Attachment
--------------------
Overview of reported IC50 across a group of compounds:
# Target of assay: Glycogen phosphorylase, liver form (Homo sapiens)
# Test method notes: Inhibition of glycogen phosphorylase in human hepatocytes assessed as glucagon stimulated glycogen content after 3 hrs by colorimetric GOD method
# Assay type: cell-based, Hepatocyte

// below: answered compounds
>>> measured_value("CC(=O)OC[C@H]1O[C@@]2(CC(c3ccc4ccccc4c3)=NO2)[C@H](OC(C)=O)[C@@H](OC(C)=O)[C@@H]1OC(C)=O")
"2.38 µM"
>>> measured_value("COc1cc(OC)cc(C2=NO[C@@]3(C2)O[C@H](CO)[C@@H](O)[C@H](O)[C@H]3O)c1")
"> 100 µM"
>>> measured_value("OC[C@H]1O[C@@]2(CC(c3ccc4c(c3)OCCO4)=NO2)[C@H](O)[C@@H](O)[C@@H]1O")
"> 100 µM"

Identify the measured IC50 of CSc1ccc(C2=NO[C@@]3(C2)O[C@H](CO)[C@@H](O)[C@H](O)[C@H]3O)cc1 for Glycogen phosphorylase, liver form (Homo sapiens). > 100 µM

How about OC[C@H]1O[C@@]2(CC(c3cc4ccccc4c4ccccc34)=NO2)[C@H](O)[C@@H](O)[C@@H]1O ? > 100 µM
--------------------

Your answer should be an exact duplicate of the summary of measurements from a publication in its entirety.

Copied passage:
Overview of reported IC50 across a group of compounds:
# Target of assay: Glycogen phosphorylase, liver form (Homo sapiens)
# Test method notes: Inhibition of glycogen phosphorylase in human hepatocytes assessed as glucagon stimulated glycogen content after 3 hrs by colorimetric GOD method
# Assay type: cell-based, Hepatocyte

// below: answered compounds
>>> measured_value("CC(=O)OC[C@H]1O[C@@]2(CC(c3ccc4ccccc4c3)=NO2)[C@H](OC(C)=O)[C@@H](OC(C)=O)[C@@H]1OC(C)=O")
"2.38 µM"
>>> measured_value("COc1cc(OC)cc(C2=NO[C@@]3(C2)O[C@H](CO)[C@@H](O)[C@H](O)[C@H]3O)c1")
"> 100 µM"
>>> measured_value("OC[C@H]1O[C@@]2(CC(c3ccc4c(c3)OCCO4)=NO2)[C@H](O)[C@@H](O)[C@@H]1O")
"> 100 µM"

Identify the measured IC50 of CSc1ccc(C2=NO[C@@]3(C2)O[C@H](CO)[C@@H](O)[C@H](O)[C@H]3O)cc1 for Glycogen phosphorylase, liver form (Homo sapiens). > 100 µM

How about OC[C@H]1O[C@@]2(CC(c3cc4ccccc4c4ccccc34)=NO2)[C@H](O)[C@@H](O)[C@@H]1O ? > 100 µM